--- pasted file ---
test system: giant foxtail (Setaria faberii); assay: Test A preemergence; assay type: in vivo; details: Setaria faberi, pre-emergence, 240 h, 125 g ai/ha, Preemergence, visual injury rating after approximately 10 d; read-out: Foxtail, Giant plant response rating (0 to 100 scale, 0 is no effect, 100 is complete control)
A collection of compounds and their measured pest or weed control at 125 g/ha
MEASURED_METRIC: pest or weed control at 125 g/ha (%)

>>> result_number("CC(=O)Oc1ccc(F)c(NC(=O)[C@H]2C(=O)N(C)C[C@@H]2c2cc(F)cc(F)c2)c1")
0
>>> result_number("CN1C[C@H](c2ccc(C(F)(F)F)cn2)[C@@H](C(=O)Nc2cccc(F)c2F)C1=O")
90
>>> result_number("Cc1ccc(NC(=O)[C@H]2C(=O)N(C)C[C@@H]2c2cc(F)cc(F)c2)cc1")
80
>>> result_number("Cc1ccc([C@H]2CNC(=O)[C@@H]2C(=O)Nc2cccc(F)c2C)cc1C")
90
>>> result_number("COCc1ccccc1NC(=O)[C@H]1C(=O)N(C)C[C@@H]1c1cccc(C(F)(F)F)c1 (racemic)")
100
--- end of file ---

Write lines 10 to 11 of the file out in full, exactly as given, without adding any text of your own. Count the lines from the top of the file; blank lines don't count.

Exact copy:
>>> result_number("Cc1ccc([C@H]2CNC(=O)[C@@H]2C(=O)Nc2cccc(F)c2C)cc1C")
90